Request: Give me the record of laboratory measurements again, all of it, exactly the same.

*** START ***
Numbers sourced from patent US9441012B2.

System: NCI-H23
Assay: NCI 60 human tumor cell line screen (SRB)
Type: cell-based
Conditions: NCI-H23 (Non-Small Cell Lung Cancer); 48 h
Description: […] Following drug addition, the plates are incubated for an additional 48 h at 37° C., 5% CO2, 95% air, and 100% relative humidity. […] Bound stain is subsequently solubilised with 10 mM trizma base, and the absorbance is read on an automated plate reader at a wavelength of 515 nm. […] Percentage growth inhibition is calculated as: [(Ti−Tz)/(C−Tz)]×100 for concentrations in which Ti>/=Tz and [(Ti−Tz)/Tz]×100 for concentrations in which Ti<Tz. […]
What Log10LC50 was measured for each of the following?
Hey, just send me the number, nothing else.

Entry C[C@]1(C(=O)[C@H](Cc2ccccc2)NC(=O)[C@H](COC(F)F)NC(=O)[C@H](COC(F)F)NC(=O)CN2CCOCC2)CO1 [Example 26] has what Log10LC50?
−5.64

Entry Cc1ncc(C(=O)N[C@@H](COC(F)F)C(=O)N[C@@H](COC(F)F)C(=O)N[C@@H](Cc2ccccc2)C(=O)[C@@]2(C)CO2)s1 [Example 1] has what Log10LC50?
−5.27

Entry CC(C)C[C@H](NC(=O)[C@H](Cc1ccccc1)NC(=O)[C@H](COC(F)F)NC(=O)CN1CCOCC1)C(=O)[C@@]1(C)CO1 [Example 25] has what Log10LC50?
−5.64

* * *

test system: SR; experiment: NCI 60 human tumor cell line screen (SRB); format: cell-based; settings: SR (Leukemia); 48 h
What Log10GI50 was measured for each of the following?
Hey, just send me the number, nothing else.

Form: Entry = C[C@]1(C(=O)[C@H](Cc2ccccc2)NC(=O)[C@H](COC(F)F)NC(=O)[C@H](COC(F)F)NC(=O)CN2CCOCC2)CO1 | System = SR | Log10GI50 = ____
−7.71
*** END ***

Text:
Numbers sourced from patent US9441012B2.

System: NCI-H23
Assay: NCI 60 human tumor cell line screen (SRB)
Type: cell-based
Conditions: NCI-H23 (Non-Small Cell Lung Cancer); 48 h
Description: […] Following drug addition, the plates are incubated for an additional 48 h at 37° C., 5% CO2, 95% air, and 100% relative humidity. […] Bound stain is subsequently solubilised with 10 mM trizma base, and the absorbance is read on an automated plate reader at a wavelength of 515 nm. […] Percentage growth inhibition is calculated as: [(Ti−Tz)/(C−Tz)]×100 for concentrations in which Ti>/=Tz and [(Ti−Tz)/Tz]×100 for concentrations in which Ti<Tz. […]
What Log10LC50 was measured for each of the following?
Hey, just send me the number, nothing else.

Entry C[C@]1(C(=O)[C@H](Cc2ccccc2)NC(=O)[C@H](COC(F)F)NC(=O)[C@H](COC(F)F)NC(=O)CN2CCOCC2)CO1 [Example 26] has what Log10LC50?
−5.64

Entry Cc1ncc(C(=O)N[C@@H](COC(F)F)C(=O)N[C@@H](COC(F)F)C(=O)N[C@@H](Cc2ccccc2)C(=O)[C@@]2(C)CO2)s1 [Example 1] has what Log10LC50?
−5.27

Entry CC(C)C[C@H](NC(=O)[C@H](Cc1ccccc1)NC(=O)[C@H](COC(F)F)NC(=O)CN1CCOCC1)C(=O)[C@@]1(C)CO1 [Example 25] has what Log10LC50?
−5.64

* * *

test system: SR; experiment: NCI 60 human tumor cell line screen (SRB); format: cell-based; settings: SR (Leukemia); 48 h
What Log10GI50 was measured for each of the following?
Hey, just send me the number, nothing else.

Form: Entry = C[C@]1(C(=O)[C@H](Cc2ccccc2)NC(=O)[C@H](COC(F)F)NC(=O)[C@H](COC(F)F)NC(=O)CN2CCOCC2)CO1 | System = SR | Log10GI50 = ____
−7.71